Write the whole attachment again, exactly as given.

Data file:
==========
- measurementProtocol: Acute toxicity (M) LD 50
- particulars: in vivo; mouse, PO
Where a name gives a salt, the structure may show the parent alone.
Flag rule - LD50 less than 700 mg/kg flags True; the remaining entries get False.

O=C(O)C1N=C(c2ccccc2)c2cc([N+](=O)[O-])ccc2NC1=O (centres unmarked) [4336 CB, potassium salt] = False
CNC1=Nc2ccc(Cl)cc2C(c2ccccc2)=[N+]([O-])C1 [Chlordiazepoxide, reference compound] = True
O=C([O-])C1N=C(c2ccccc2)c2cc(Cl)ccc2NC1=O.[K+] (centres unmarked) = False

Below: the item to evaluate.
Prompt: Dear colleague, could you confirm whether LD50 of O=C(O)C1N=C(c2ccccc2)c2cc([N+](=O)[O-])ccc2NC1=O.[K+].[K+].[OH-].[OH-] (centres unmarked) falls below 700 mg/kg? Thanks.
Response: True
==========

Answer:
- measurementProtocol: Acute toxicity (M) LD 50
- particulars: in vivo; mouse, PO
Where a name gives a salt, the structure may show the parent alone.
Flag rule - LD50 less than 700 mg/kg flags True; the remaining entries get False.

O=C(O)C1N=C(c2ccccc2)c2cc([N+](=O)[O-])ccc2NC1=O (centres unmarked) [4336 CB, potassium salt] = False
CNC1=Nc2ccc(Cl)cc2C(c2ccccc2)=[N+]([O-])C1 [Chlordiazepoxide, reference compound] = True
O=C([O-])C1N=C(c2ccccc2)c2cc(Cl)ccc2NC1=O.[K+] (centres unmarked) = False

Below: the item to evaluate.
Prompt: Dear colleague, could you confirm whether LD50 of O=C(O)C1N=C(c2ccccc2)c2cc([N+](=O)[O-])ccc2NC1=O.[K+].[K+].[OH-].[OH-] (centres unmarked) falls below 700 mg/kg? Thanks.
Response: True